Meandering through the Disc Golf course, a logical extension of Hog Hollow Creek, and I didn't see any "don't ride here" signs.

Now back to the official trail...

There's a large parking area for Beacon Hill Park on Beacon Hill Blvd. If you've parked there, head east (toward the mountains) from the parking lot, and spot the Hog Hollow Creek trail on the north side of the road just before the road goes over the creek. Begin pedaling north and uphill.

Looking north from Beacon Hill Blvd as the Hog Hollow Creek trail snakes toward the oak brush.

The trail will quickly enter a tall oak brush forest. Although homes line both sides of the gully above Hog Hollow Creek, you won't be able to see those houses because of the trees. So the trail feels a lot more "wild and isolated" than you'd think from its location within Alpine.

The trail lies in a dense grove of gambel oak that runs along the banks of the creek.

As a hand-built route that began as a "social trail," Hog Hollow Creek is narrow and twisty, with stout old oak trees close to your handlebars. There will be a couple of dips through ravines that will challenge less-skilled riders. So overall, the trail would rank upper-intermediate in skill requirement.

Gaining only 200 vertical feet in one mile, the trail is easy aerobically.

Handlebar view as we head north uphill.

There are multiple connecting trails to homes and local streets. The
public connectors tend to be more prominent, and are (in 2017)
marked with small trailside signs. The westbound New London
connector is shown above.

The main trail will continue northbound close to the creek,
so the correct path is usually obvious. The above photo shows
a bridge over the creek on the eastbound Wildflower connector,
which ends on a paved path through a local park strip.

The tight fit between trees makes the trail ride better uphill, where you're riding slower and more upright. When heading downhill and tilting through the tight turns, you may find it a challenge to avoid banging your superwide handlebar on a tree.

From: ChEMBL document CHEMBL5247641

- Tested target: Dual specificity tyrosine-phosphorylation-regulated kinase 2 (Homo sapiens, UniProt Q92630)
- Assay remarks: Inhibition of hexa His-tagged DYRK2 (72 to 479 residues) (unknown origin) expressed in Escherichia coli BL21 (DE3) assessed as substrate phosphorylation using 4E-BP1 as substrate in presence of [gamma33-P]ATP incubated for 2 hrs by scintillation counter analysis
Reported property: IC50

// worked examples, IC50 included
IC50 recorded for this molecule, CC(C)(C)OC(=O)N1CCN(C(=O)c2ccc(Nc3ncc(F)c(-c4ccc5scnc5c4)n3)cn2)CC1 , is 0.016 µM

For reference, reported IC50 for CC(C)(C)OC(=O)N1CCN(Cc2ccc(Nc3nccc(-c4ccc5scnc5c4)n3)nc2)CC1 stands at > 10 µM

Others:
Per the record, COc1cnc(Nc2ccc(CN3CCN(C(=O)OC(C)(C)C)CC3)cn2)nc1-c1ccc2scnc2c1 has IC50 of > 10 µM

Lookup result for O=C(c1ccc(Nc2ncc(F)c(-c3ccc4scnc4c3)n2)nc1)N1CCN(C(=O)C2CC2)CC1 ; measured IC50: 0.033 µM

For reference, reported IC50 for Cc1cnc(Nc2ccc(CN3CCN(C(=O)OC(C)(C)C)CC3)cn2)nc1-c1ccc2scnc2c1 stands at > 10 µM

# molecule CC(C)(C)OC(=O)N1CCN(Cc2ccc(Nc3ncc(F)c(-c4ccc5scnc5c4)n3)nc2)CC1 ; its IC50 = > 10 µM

Looking south downhill. Lots of trees waiting to bang your fingers if your line isn't perfect.

The tunnel under Hidden Meadow Drive is a fun little adventure. Just bend a bit forward to keep your helmet from scratching the top of the pipe and aim for the light at the other end. It will be even more fun in the spring when water is running through the pipe. If you don't want to get your feet wet, you can take the Hidden Meadow connector trail up and cross the road.

Entry to the tunnel from the north. It's about 100 feet long.

At the north end, the Hog Hollow Creek trail will cross the doubletrack connector from the Angel's Gate trailhead. Then about 100 yards later it will dump onto the main Hog Hollow trail just uphill from the gate.

Approaching the spot where the trail crosses the connector from Angel's Gate. In the center of the photo, the brown spot is the kiosk near the gate on the Hog Hollow trail.

Hog Hollow Trail (old Hog Hollow road)

The old Hog Hollow road was smoothed and seeded in 2017, with a plan that it will narrow to a singletrack trail. The Hog Hollow trail is 2.8 miles long -- when ridden from Westfield Road. If you're riding from the gate near the Angel's Gate trailhead, it's 1.5 miles from the canyon mouth up to the Porcupine trail.

Hog Hollow was the former site of the Frozen Hog winter mountain bike race. A frigid festival for the fanatic. Photo February 6, 2004.